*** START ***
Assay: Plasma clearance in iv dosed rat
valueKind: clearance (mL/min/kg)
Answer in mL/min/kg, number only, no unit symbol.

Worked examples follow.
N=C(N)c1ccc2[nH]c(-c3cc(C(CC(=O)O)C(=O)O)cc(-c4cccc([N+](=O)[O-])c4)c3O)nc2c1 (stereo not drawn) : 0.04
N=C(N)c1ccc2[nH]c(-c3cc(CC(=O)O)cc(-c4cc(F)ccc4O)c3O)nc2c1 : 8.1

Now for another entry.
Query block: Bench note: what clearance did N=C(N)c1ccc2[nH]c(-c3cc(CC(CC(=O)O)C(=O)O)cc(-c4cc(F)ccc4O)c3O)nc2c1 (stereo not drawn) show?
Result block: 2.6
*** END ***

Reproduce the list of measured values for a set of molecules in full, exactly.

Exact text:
Assay: Plasma clearance in iv dosed rat
valueKind: clearance (mL/min/kg)
Answer in mL/min/kg, number only, no unit symbol.

Worked examples follow.
N=C(N)c1ccc2[nH]c(-c3cc(C(CC(=O)O)C(=O)O)cc(-c4cccc([N+](=O)[O-])c4)c3O)nc2c1 (stereo not drawn) : 0.04
N=C(N)c1ccc2[nH]c(-c3cc(CC(=O)O)cc(-c4cc(F)ccc4O)c3O)nc2c1 : 8.1

Now for another entry.
Query block: Bench note: what clearance did N=C(N)c1ccc2[nH]c(-c3cc(CC(CC(=O)O)C(=O)O)cc(-c4cc(F)ccc4O)c3O)nc2c1 (stereo not drawn) show?
Result block: 2.6